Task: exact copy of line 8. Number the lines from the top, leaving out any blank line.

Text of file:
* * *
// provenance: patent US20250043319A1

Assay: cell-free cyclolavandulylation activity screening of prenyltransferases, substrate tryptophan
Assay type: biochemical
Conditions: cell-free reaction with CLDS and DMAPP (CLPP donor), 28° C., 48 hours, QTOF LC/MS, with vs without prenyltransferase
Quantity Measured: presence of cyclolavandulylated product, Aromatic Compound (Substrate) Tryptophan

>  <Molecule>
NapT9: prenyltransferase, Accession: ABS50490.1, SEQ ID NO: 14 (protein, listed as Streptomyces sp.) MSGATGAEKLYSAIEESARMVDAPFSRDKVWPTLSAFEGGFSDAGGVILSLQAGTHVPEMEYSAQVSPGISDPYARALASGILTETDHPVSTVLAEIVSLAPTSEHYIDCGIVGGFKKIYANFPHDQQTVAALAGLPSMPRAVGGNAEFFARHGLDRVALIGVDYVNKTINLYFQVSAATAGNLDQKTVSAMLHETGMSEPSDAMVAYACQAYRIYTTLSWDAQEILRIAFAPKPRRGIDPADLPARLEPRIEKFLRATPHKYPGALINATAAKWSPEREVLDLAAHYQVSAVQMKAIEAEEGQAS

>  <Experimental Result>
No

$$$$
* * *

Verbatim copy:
>  <Experimental Result>